Cancer and the Family

When you come alongside someone with cancer and their family, you need to remember that cancer affects the whole family, not just the person dealing with the disease. And since all families are not alike, they will not all deal with cancer in the same way. The family you work with might include a spouse or partner, children and parents. Or, it may be the cancer patient and a family composed of close friends and neighbors or even coworkers. A patient’s family members are those who provide love and support. Below are some facts, tips, ideas you might be able to share with the patient and family at an appropriate time as you walk with them on the cancer journey.



Not all families will find it easy to talk about cancer. Some families share their feelings and fears, their frustrations and worries, with ease. Others might find it more difficult to communicate about cancer and all the changes it brings. Sometimes using another complicated situation the family has already dealt with, like the loss of a loved one, a difficult divorce, or unemployment can act as a kind of "road map" to help them communicate, determine next steps and alleviate stress. If the cancer patient you’re working with, and his or her family, are having trouble talking about their feelings, they might want to consider talking to their doctor, nurse, someone at church or even a counselor. Finding someone to help them work through emotions can be hard to do, but, in the end, it can bring them closer together and prevent unnecessary tension or conflict.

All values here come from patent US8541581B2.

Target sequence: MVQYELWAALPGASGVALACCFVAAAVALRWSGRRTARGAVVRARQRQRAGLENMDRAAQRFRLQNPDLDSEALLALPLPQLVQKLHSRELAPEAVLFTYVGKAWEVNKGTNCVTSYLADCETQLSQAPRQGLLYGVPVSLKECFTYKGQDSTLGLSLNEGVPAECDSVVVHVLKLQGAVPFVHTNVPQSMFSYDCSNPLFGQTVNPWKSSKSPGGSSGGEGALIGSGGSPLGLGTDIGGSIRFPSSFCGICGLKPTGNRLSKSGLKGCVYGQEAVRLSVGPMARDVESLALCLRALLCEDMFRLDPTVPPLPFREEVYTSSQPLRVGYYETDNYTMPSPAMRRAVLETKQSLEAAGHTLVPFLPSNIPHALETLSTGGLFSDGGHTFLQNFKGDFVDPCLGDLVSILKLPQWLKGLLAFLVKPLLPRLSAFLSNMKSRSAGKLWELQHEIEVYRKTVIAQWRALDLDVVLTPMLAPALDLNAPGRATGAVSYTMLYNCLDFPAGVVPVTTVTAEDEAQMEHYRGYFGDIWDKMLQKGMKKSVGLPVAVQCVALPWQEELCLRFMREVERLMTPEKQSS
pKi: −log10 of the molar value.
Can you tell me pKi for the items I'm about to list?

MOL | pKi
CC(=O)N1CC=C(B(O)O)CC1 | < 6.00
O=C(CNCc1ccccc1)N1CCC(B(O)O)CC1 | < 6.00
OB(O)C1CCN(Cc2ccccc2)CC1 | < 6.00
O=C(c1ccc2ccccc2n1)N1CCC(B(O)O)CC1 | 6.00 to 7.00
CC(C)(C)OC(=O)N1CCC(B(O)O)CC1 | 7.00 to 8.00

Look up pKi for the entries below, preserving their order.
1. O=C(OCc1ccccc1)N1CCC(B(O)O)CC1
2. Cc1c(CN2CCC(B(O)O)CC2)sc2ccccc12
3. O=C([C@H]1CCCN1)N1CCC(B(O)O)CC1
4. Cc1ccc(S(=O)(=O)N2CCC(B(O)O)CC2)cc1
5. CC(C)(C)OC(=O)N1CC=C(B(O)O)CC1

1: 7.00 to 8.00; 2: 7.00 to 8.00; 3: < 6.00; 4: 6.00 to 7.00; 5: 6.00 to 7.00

Changes and Adjustments

It's important to understand the impact cancer can have on family roles and dynamics. Cancer might alter routines, cause strain in relationships or require more help doing daily chores like cleaning or shopping for groceries. Insurance companies can make things difficult, and the cost of treatment may cause financial strain. Some cancer treatments, like chemotherapy and radiation, can make the patient feel tired and weak. Surgeries often require recovery time and can leave the patient feeling fatigued. Depending on how the person’s body copes with treatments, he or she might need someone to take time off work to provide care. Cancer might bring great change to the person’s life, so keep that in mind as you try to minister and help them remember that together, they will get through it.